'Da Kink In My Hair by Trey Anthony, directed by Weyni Mengesha, with Anthony, Zena Brown, Raven Dauda, Miranda Edwards, Quancetia Hamilton, Ngozi Paul, Ordena Stephens and d'bi.young. Presented by Plaitform Entertainment in association with Theatre Passe Muraille at Passe Muraille (16 Ryerson). Opens tonight (Thursday June 12) and runs to June 29, Tuesday-Saturday 8 pm, matinees Saturday-Sunday 2:30 pm. $23-$32, Sunday pwyc, limited same-day rush $15. 416-504-7529. Rating: NNNNN
Stop scratching your head, miss Clairol, and take notes, L'Oréal. For black women everywhere, the subject of hair goes beyond fashion. It's political.Just look at Trey Anthony's 'Da Kink In My Hair, an all-black, all-female ensemble comedy drama that runs its fingers through issues like abuse, racial profiling, homosexuality and, of course, hair itself.
"Sometimes I've wanted to get rid of the kink in my hair, and other times I've loved it and felt glad it was there," says Anthony, who plays sassy, no-bull hairdresser Novelette, the one who knows every woman's secrets by the hair she cuts and styles.
"Most black women I know have gone through transformations," says Anthony. "We've had it permed or pressed or shaved or taken back to its original roots. I'm locking mine now in dreadlocks."
"So am I," smiles director Weyni Mengesha. "The kink's the African thing about us you can't deny. If you press it, straighten it, change it - it's a total reflection about how you want to be seen, what you accept about yourself."
With its imagery of roots, locks and tight coils, the subject of hair and black women seems salon-made for the theatre. Not that Anthony planned it that way.
The comedy-trained Anthony, energized by the bitter breakup of a seven-year-relationship, originally wrote a series of monologues for herself. After inviting several actor friends to read the monologues, and encouraged by director Mengesha, she realized she might have not a one-person show but a multi-actor play.
Anthony debuted the play to acclaim at the Fringe Festival in 2001, and a couple of remounts later it's making its mainstage debut tonight (June 12) at Passe Muraille.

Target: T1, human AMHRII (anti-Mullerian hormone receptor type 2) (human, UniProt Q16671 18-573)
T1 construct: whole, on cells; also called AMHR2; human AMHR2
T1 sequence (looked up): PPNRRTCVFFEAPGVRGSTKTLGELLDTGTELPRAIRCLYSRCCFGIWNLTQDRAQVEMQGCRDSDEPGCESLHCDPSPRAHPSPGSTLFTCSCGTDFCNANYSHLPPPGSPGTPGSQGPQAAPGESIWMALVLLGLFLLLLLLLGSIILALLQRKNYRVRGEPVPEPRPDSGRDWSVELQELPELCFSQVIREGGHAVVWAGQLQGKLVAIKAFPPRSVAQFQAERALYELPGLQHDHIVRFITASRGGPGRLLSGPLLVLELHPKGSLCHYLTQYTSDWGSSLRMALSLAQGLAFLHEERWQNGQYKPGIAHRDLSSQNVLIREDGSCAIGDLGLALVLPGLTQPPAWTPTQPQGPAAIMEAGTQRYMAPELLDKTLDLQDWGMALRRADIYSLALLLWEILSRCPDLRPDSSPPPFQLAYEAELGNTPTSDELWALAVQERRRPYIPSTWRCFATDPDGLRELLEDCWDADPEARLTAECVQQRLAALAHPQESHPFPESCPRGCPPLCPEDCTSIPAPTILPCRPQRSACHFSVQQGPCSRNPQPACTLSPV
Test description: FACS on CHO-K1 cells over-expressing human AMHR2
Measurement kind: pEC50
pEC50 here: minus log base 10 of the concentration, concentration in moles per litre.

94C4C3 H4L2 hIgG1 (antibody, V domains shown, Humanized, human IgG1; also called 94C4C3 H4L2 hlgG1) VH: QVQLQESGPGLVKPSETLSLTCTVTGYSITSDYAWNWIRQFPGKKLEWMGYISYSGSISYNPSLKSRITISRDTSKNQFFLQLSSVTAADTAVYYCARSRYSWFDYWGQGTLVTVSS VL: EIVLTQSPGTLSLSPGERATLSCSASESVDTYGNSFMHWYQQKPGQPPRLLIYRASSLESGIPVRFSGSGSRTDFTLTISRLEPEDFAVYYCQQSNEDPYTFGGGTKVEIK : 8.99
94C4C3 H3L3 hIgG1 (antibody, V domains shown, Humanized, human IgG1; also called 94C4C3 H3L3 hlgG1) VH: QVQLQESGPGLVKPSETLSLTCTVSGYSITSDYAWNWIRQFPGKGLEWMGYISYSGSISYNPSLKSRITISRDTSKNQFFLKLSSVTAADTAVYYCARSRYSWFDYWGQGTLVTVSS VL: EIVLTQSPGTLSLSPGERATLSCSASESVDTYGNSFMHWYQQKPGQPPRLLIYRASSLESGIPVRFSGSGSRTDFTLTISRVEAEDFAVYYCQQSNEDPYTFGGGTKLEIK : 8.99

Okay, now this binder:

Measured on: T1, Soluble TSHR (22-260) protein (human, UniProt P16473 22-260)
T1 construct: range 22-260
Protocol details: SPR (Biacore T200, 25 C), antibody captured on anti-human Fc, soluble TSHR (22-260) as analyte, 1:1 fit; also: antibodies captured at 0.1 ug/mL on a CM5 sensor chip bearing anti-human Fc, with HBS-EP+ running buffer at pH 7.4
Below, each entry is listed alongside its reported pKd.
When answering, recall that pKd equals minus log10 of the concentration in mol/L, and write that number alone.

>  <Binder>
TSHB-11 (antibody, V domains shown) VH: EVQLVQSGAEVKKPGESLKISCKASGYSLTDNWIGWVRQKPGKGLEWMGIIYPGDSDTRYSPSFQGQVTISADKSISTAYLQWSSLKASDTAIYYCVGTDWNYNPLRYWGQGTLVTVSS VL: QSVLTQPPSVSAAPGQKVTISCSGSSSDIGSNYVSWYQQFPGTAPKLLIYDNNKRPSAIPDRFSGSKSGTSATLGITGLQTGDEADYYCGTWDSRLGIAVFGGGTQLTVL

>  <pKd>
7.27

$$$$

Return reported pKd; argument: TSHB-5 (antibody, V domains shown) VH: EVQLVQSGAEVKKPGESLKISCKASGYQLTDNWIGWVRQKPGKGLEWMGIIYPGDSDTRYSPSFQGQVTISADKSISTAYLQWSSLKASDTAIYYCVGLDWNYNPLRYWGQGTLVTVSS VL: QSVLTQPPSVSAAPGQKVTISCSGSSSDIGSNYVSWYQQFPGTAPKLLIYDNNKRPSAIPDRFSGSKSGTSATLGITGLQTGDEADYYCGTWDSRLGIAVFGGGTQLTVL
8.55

Seven women in a hair salon delivering emotionally wrenching stories. Hmm... A black Steel Magnolias? An updated for colored girls who have considered suicide?
"I've never seen Steel Magnolias, and someone lent me the for colored girls script and I only read it after I finished writing this," confesses Anthony.
"Weyni asked me to think of some place where these women would meet. I thought, a bus ride? A party? Then I realized it had to be a hair salon. That's where black women usually gather and tell their stories."
Written in Jamaican patois, the play chronicles lots of specific women's experiences. But except for one story, Anthony says she didn't rely much on research.
"They're all part of me," she says. "The only story I researched was the character of Patsy, who loses her son. One of my brother's friends was beaten up by the police. His mom was crying and told us we didn't know what it was like as a mother to see your son go out and not know if he was going to come back.
"I remember thinking, 'This could have been my brother. This could be any of our sons.'"
Mengesha, who's assistant directing again on the remount of Djanet Sears's Adventures Of A Black Girl In Search Of God, was attracted to the rawness of Anthony's script.
"It's honest, with not a lot of poetry and no huge similes and metaphors," she says. "It comes from the gut. It hit me on that level, and that's a level I like to work on."
While Mengesha is determined to work in theatre, to help tell stories about lesser-heard groups using African theatre techniques, Anthony isn't sure what to call herself. Aspiring playwright?
"Weyni calls us theatre gangsters," laughs Anthony.
"We want to be the new generation of theatre artists. We want people to come to the show wearing jeans and running shoes or a nice dress. Everyone's welcome.
"I feel like the stepchild of theatre - no, not even the stepchild. I'm the kid no one talks about having had," says Anthony.
"I'm that child outside of a marriage whom everyone knows about but doesn't mention. That's Trey Anthony."